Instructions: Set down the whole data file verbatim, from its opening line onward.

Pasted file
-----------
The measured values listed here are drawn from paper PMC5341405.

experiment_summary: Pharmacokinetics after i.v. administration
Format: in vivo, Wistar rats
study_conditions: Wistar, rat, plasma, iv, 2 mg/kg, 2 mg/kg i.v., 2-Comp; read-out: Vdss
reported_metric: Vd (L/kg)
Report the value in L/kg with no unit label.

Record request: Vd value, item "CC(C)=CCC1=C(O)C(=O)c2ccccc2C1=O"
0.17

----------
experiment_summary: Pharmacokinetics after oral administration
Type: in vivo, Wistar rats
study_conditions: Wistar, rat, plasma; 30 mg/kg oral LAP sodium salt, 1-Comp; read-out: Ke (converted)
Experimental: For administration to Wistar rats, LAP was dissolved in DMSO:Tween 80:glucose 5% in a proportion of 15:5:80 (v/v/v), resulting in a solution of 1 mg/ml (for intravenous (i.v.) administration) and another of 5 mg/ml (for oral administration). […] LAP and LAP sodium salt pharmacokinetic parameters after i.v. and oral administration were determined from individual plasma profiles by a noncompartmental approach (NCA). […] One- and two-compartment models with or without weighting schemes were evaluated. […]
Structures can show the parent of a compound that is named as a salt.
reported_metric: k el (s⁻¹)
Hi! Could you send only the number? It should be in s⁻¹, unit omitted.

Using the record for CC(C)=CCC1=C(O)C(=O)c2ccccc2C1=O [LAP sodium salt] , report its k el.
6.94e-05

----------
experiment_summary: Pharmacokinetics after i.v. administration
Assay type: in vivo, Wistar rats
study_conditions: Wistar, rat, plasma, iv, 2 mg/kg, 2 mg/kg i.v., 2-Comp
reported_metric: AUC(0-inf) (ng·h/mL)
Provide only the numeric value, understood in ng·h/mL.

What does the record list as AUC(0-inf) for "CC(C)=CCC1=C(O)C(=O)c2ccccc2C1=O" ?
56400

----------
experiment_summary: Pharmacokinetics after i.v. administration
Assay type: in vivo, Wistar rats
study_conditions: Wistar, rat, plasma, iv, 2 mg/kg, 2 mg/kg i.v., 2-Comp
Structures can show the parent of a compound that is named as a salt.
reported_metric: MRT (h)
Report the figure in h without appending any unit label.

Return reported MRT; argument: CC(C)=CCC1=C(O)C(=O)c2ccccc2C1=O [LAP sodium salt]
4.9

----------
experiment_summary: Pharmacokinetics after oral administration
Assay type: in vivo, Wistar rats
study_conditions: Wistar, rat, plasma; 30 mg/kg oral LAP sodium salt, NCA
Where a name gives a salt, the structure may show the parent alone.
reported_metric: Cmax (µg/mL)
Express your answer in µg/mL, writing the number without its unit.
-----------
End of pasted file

The measured values listed here are drawn from paper PMC5341405.

experiment_summary: Pharmacokinetics after i.v. administration
Format: in vivo, Wistar rats
study_conditions: Wistar, rat, plasma, iv, 2 mg/kg, 2 mg/kg i.v., 2-Comp; read-out: Vdss
reported_metric: Vd (L/kg)
Report the value in L/kg with no unit label.

Record request: Vd value, item "CC(C)=CCC1=C(O)C(=O)c2ccccc2C1=O"
0.17

----------
experiment_summary: Pharmacokinetics after oral administration
Type: in vivo, Wistar rats
study_conditions: Wistar, rat, plasma; 30 mg/kg oral LAP sodium salt, 1-Comp; read-out: Ke (converted)
Experimental: For administration to Wistar rats, LAP was dissolved in DMSO:Tween 80:glucose 5% in a proportion of 15:5:80 (v/v/v), resulting in a solution of 1 mg/ml (for intravenous (i.v.) administration) and another of 5 mg/ml (for oral administration). […] LAP and LAP sodium salt pharmacokinetic parameters after i.v. and oral administration were determined from individual plasma profiles by a noncompartmental approach (NCA). […] One- and two-compartment models with or without weighting schemes were evaluated. […]
Structures can show the parent of a compound that is named as a salt.
reported_metric: k el (s⁻¹)
Hi! Could you send only the number? It should be in s⁻¹, unit omitted.

Using the record for CC(C)=CCC1=C(O)C(=O)c2ccccc2C1=O [LAP sodium salt] , report its k el.
6.94e-05

----------
experiment_summary: Pharmacokinetics after i.v. administration
Assay type: in vivo, Wistar rats
study_conditions: Wistar, rat, plasma, iv, 2 mg/kg, 2 mg/kg i.v., 2-Comp
reported_metric: AUC(0-inf) (ng·h/mL)
Provide only the numeric value, understood in ng·h/mL.

What does the record list as AUC(0-inf) for "CC(C)=CCC1=C(O)C(=O)c2ccccc2C1=O" ?
56400

----------
experiment_summary: Pharmacokinetics after i.v. administration
Assay type: in vivo, Wistar rats
study_conditions: Wistar, rat, plasma, iv, 2 mg/kg, 2 mg/kg i.v., 2-Comp
Structures can show the parent of a compound that is named as a salt.
reported_metric: MRT (h)
Report the figure in h without appending any unit label.

Return reported MRT; argument: CC(C)=CCC1=C(O)C(=O)c2ccccc2C1=O [LAP sodium salt]
4.9

----------
experiment_summary: Pharmacokinetics after oral administration
Assay type: in vivo, Wistar rats
study_conditions: Wistar, rat, plasma; 30 mg/kg oral LAP sodium salt, NCA
Where a name gives a salt, the structure may show the parent alone.
reported_metric: Cmax (µg/mL)
Express your answer in µg/mL, writing the number without its unit.